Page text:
The mid-range SEL trim level had the same engine, with a six-speed SelectShift automatic transmission featuring paddle activation, dual-zone electronic automatic termperature control, a leather-wrapped steering wheel and shift knob, Sirius satellite radio, and a perimeter anti-theft alarm.
The top-of-the-line Limited model featured perforated leather-trim bucket seats, ambient lighting with choices of seven different colors, SYNC voice-activated communication and entertainment system, a premium AM/FM radio with a six-disc in-dash CD changer, chrome-accenting, heated mirrors with memory and security approach lamps, a reverse sensing system and rear view camera.
The 2010 Taurus SHO was unveiled at the 2009 Chicago Auto Show. It went on sale in summer 2009, with a base MSRP of $37,995 (including destination fees).
The SHO includes a 3.5 L EcoBoost V6 engine rated at 272 kW (370 PS; 365 hp) at 5500 rpm and 475 N·m (350 lb·ft) of torque at 3500 rpm, a SelectShift 6-speed automatic transmission with control paddles mounted on the steering wheel, torque-sensing all-wheel drive, sport-tuned suspension and steering, 19-inch alloy wheels with Goodyear Eagle tires (Michelin high-performance tires on the optional 20-inch wheels), a decklid-mounted spoiler, twin chrome exhaust tips, and SHO-specific parking lamp bezels.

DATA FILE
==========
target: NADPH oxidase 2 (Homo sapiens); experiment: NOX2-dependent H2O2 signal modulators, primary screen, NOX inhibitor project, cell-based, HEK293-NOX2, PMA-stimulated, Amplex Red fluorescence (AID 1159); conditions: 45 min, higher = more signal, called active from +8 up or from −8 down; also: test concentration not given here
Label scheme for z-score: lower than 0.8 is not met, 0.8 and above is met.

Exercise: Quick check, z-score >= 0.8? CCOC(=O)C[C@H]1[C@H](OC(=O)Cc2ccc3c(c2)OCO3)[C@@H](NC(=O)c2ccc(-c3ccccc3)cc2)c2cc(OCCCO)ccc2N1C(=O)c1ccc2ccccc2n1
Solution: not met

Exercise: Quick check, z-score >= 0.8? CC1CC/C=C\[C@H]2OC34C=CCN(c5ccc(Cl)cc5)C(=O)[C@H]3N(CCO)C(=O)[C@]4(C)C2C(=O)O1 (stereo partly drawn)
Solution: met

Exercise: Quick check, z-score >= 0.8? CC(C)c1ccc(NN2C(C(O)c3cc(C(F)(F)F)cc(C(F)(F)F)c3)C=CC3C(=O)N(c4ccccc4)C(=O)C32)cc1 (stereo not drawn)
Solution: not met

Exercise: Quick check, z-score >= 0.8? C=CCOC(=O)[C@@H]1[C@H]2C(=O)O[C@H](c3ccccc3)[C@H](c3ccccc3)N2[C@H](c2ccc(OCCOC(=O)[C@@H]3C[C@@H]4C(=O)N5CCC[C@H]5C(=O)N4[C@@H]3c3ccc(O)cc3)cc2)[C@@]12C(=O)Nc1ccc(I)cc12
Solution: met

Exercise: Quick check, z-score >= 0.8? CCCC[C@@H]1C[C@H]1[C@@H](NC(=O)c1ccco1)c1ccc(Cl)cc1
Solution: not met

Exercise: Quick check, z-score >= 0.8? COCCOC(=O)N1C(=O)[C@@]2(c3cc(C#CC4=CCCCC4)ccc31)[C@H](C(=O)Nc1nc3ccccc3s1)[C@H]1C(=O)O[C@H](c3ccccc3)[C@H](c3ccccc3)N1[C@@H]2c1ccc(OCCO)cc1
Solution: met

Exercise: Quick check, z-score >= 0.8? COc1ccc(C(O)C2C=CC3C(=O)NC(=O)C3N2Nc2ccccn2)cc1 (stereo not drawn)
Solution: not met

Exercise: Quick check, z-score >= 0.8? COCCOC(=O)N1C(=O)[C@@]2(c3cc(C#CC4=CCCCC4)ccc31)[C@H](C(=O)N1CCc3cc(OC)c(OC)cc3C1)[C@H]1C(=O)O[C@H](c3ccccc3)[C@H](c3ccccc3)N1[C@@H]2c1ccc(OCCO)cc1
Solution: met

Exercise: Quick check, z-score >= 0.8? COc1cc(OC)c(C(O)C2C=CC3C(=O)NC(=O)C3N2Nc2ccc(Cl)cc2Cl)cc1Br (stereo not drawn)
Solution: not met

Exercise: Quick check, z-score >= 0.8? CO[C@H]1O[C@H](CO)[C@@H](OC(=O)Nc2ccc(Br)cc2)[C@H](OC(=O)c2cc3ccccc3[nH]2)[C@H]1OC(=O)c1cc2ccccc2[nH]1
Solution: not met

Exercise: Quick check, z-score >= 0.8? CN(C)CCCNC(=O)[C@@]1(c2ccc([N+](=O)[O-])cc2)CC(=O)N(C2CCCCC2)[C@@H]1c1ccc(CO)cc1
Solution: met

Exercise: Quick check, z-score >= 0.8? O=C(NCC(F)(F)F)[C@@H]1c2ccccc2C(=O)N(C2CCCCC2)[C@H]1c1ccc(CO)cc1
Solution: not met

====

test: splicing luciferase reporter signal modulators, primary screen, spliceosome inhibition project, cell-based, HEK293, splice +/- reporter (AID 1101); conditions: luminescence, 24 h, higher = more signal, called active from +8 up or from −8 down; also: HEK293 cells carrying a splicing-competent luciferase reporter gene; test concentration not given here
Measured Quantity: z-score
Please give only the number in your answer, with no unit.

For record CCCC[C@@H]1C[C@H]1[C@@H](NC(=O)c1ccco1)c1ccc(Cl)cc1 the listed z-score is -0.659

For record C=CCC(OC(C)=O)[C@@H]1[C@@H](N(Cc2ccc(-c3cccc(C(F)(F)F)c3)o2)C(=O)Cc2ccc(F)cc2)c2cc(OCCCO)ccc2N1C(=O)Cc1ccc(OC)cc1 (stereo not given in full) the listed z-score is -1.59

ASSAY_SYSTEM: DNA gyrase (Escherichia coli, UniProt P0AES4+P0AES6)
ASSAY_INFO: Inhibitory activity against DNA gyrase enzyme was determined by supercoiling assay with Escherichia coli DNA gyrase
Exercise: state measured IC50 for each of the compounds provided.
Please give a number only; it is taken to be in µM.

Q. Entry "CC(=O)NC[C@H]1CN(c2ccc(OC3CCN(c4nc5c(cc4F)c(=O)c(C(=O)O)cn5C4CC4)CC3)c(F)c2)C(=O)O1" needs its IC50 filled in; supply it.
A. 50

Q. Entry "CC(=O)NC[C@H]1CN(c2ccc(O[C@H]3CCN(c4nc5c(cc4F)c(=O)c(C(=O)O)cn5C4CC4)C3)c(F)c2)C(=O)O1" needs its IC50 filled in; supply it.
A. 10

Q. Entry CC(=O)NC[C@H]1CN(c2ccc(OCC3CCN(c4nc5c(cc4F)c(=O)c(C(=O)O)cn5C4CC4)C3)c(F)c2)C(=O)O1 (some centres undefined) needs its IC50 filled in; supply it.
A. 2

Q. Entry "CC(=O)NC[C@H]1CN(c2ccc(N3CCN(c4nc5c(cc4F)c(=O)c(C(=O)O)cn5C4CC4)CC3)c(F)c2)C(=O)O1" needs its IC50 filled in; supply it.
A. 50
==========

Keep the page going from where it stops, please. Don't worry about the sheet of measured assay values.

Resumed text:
The SHO Performance Package includes upgraded brake pads, recalibrated electronic power-assisted steering for improved responsiveness, a "Sport Mode" setting for the Electronic Stability Control, ability to turn off the AdvanceTrac stability control system, 27mm front anti-roll bar instead of the standard 29mm front anti-roll bar for more neutral turn-in, vented front brake dust shields from the Police Interceptor, cooling package from the Police Interceptor (engine oil, transmission oil, and power transfer unit), a shorter 3.16 to 1 final drive ratio for faster acceleration, and summer-compound 20" Goodyear Eagle F1 performance tires with premium painted wheels.0 to 60 mph (0 to 97 km/h) time is rated at 5.2 seconds.
When the Ford Crown Victoria Police Interceptor (CVPI) ended production in late 2011, a variant of the sixth-generation Taurus was offered to police forces in early 2012 as a 2013 model. Ford is referring to the new police car simply as the "Police Interceptor Sedan", rather than a Taurus. The standard engine is taken from the Ford Mustang and not available on the civilian Ford Taurus. Its 3.72 L (227 cu. in.) aluminum block V6 engine weighed 40 lb (18 kg) less than the previous version. With 24 valves and Twin Independent Variable Cam Timing (TiVCT), it produced 305 hp (227 kW; 309 PS) and 280 lb·ft (380 N·m) of torque. The 3.7 L engine came with a new dual exhaust; gasoline mileage increased to 19 city/31 highway mpg. The ECOBOOST model of the Ford Police Interceptor Sedan features the 3.5 L EcoBoost V6 from the SHO producing 365 hp (272 kW; 370 PS). The Cyclone V6 and EcoBoost versions feature all-wheel drive, like the SHO. The Police Interceptor includes much of Ford's latest safety technology, such as Blind Spot Information System, rear view camera, reverse sensing system, and electronic stability control. Ford states the Police Interceptor Sedan will match the safety record of the CVPI, and have desirable CVPI features unavailable on the Taurus like a column-shifted automatic added back in. In 2014, Ford offered the 4-cylinder engine from its civilian counterpart in the Police Interceptor Sedan as part of a Special Service trim designed for detective and administration uses.